Communication in a Telecommuting World

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MAKING YOUR CREATIVE MARK has just been released. Don’t miss it!

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Say that you’re lucky enough to be represented in some galleries that are all located very far away from your hometown. How can you maintain good contact with them from a great distance? Here are some ideas!

Virtually no one I work with in my capacity as a writer, creativity coach, and trainer of creativity coaches lives near me. The coaches I train reside in places such as England, Hong Kong and Australia. My clients are in similarly far-flung places. My nearest publisher is 50 miles away; my farthest, many thousands of miles. My literary agent is on the other side of the continent. There is nothing the least bit unusual about this nowadays. If you are fortunate enough to have created relationships in the art marketplace, it is entirely likely that many of those relationships — with gallery owners, collectors, supportive peers, and so on — will be long-distance ones.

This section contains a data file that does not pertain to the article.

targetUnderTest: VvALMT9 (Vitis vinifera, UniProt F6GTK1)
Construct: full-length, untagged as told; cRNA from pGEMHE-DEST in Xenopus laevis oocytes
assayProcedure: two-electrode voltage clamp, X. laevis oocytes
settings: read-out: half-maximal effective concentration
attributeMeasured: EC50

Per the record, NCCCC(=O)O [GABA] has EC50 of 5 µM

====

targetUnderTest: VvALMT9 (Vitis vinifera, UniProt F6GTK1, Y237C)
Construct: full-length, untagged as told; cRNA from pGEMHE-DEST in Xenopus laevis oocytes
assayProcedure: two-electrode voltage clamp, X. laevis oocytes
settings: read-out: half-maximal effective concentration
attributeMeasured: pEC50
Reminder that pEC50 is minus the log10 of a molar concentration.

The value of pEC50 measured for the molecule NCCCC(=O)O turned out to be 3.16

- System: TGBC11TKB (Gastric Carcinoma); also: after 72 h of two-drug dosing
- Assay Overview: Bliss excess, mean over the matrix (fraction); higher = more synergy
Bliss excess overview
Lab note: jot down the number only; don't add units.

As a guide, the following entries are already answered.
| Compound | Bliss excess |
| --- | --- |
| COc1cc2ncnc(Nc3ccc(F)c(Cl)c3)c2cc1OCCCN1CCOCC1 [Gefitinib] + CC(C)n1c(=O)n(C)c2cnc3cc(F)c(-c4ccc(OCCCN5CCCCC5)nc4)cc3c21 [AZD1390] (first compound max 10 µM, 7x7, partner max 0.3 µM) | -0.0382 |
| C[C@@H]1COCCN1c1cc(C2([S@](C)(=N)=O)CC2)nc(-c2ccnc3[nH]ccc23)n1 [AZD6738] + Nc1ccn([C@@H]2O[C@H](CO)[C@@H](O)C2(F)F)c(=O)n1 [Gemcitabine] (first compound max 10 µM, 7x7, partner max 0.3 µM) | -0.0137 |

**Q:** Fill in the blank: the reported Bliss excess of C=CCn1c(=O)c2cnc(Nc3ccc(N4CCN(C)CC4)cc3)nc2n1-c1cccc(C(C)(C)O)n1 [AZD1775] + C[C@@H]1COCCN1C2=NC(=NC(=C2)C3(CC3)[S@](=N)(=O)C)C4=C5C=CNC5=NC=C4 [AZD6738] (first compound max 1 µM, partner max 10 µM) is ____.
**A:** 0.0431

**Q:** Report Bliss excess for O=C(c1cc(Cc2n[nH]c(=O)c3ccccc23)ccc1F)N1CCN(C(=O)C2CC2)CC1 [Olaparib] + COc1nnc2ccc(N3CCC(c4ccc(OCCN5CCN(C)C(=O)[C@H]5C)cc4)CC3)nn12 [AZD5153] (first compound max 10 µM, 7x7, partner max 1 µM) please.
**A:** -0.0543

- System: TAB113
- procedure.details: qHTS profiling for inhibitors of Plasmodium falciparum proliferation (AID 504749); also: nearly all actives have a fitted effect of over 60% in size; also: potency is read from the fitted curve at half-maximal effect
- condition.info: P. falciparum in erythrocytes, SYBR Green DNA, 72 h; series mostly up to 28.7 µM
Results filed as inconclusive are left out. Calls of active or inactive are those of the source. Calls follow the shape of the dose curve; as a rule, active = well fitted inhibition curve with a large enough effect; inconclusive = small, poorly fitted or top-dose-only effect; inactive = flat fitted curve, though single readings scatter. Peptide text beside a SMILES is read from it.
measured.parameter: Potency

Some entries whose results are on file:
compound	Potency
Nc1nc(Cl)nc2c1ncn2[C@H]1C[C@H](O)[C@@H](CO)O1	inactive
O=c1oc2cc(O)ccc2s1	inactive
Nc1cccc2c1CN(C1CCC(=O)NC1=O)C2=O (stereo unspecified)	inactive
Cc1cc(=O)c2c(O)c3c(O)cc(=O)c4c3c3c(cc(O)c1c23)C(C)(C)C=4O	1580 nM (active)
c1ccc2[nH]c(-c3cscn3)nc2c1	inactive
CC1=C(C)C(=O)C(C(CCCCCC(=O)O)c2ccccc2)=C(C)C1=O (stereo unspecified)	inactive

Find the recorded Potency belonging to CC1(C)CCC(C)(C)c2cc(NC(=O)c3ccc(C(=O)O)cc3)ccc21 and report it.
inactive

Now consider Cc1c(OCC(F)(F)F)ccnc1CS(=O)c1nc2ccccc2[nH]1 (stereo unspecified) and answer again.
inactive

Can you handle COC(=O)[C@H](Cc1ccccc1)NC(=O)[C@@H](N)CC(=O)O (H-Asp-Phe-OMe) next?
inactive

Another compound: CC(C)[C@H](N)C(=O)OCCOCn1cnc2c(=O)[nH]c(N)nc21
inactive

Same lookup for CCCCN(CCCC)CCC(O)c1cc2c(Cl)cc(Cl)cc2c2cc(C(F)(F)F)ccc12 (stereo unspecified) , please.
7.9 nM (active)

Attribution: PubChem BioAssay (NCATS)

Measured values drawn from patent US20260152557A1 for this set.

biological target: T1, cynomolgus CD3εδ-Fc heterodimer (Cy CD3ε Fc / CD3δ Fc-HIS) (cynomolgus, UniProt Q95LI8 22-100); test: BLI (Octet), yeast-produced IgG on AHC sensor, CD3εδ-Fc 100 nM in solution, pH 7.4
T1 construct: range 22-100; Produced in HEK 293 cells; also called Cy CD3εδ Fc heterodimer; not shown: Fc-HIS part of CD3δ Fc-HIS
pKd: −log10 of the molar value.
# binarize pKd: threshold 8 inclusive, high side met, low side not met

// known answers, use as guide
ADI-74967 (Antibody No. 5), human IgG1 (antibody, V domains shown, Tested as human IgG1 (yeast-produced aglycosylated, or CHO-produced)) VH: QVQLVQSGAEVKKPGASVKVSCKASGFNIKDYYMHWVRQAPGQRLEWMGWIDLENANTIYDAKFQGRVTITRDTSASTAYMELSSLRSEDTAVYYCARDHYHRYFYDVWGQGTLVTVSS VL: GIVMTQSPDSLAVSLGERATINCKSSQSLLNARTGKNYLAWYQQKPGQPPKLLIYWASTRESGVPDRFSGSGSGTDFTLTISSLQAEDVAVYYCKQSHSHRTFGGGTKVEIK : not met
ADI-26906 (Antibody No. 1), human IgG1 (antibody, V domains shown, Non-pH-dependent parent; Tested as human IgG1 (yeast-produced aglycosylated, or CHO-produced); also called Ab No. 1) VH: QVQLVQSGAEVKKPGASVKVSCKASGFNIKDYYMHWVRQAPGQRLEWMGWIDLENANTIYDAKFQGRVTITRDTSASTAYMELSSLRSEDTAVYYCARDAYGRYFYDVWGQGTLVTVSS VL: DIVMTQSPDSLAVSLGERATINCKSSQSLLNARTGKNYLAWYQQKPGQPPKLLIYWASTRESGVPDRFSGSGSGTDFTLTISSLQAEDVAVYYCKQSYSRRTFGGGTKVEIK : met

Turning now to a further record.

It’s smart and rewarding to cultivate local relationships. But it is equally smart and rewarding to work on your distant relationships. If you live in Topeka, you can’t drop in on your Manhattan gallery representative on a weekly basis. So what should you do? The simplest option is the brief check-in email. Don’t burden folks with lengthy emails full of news, questions or requests; instead, check in frequently (say, monthly) with a brief note that reads something like the following: “Hi, Mary! Just wanted to see how the three new paintings are doing. Are people responding to them?”

An email of this sort allows Mary to reply with a simple “People are loving them and I’m sure we’ll sell one soon!” It allows her to pass along news that she might otherwise not have bothered sharing; it opens the door to a conversation the both of you know was due; and it puts you back in Mary’s mind, exactly where you want to be. You don’t have to wait for “new news” (for instance, the completion of your latest painting) before penning check-in emails of this sort. They are not mini-press releases but the equivalent of “Hi, how are things going?”

There are many more things you might try so as to maintain great long-distance relationships. More next week!